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I’d like to try to figure out exactly what my financing options are based on what my credit score and income is. Any help would be appreciated.

7 Thoughts on does anyone know of a good website to go to to find information for first time homebuyers?
  1. Reply
    E40
    December 21, 2012 at 4:31 pm

    Check with your bank and see what they can offer you.

  2. Reply
    voyagernj
    December 21, 2012 at 4:36 pm

    Here’s my 2 cents…. whatever you do… if you a potenially going to buy a house that has had any type of water damage, no matter what they say is fixed… or if you happen to see a sump pump…. ask the owner to provide air sample test results before you buy. Mold is horrible to deal with.

  3. Reply
    karrie r
    December 21, 2012 at 5:14 pm

    You really don’t have to go to a web site to find out this info. I know there is a big hype about being a first time home buyer, but that’s all that it is HYPE. You have all of the same programs open to you that a person with 10 homes has. Mortgage’s are all based on your credit score. However Countrywide does have a special program that can help you qualify for 100% in 1 loan. The rates are very good. If you have more question’s to ask and get answer’s for or you need a quick pre-qual feel free to cantact me @ [email protected] I will be more than happy to help you. Even if you just need to ask more questions.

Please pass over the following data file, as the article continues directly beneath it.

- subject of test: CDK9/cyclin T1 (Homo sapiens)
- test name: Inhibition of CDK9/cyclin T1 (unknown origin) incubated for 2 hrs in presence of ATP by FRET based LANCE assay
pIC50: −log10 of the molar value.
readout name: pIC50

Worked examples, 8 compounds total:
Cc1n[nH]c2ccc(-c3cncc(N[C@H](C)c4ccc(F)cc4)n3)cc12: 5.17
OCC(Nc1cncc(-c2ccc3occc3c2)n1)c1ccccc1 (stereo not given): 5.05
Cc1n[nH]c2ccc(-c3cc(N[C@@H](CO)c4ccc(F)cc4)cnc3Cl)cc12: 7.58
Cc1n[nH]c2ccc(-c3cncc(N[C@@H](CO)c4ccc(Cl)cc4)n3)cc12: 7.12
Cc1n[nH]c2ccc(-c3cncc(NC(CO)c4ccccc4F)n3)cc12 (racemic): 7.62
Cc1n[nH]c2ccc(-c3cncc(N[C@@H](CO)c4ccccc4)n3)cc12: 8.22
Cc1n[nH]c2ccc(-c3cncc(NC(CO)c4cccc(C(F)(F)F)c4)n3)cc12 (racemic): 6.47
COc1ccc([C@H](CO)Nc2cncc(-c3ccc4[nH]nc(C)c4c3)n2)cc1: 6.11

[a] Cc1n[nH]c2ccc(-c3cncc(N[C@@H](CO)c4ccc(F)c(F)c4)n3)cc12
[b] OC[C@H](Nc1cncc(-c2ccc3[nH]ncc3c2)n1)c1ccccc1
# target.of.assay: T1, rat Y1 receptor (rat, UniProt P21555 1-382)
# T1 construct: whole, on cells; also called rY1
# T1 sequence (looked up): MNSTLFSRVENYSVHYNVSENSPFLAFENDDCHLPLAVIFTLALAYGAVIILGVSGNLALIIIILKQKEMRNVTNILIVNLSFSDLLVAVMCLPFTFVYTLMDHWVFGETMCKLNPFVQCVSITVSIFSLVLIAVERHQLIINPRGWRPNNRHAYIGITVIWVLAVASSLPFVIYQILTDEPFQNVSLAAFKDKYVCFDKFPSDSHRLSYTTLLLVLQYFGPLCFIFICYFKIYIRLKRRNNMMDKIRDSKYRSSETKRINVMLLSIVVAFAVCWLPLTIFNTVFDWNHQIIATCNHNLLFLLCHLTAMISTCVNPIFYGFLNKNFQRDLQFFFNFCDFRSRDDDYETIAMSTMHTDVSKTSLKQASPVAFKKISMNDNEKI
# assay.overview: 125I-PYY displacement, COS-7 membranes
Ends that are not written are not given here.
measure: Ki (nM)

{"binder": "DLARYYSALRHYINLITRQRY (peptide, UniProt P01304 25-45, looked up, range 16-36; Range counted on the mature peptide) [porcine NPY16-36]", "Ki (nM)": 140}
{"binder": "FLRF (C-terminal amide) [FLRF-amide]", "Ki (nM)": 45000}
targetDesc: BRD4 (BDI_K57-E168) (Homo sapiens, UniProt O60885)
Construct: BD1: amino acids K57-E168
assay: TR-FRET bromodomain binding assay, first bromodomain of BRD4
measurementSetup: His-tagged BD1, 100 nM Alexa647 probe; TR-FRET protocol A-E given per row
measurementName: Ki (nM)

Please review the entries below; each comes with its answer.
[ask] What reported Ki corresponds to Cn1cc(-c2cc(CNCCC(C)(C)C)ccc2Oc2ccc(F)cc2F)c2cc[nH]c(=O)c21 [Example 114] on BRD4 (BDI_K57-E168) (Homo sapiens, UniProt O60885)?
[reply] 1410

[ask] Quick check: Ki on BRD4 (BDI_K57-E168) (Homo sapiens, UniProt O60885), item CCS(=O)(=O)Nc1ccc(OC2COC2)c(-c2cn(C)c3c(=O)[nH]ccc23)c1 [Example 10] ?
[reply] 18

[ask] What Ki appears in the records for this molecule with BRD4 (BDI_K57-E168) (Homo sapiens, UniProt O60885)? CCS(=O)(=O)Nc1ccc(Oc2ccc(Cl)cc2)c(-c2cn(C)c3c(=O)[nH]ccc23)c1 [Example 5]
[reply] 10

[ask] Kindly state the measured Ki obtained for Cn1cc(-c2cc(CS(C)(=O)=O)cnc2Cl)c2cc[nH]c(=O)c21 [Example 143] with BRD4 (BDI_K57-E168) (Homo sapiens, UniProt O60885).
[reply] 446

4. Reply
    marksor74
    December 21, 2012 at 5:21 pm

    I’m also looking to buy my first home, and I came across a heap of good articles at this site:

    http://www.squirrelrealestate.com/First-Time_BUYER/page_1659699.html

  5. Reply
    Pay No Taxes For Life
    December 21, 2012 at 6:07 pm

    This site has many reports that will most likely answer most of your questions. http://www.paynotaxesforlife.com

    You want to find a trusted advisor who will listen to your goals and objectives and help develop the right strategy for you

  6. Reply
    Bulldog
    December 21, 2012 at 7:00 pm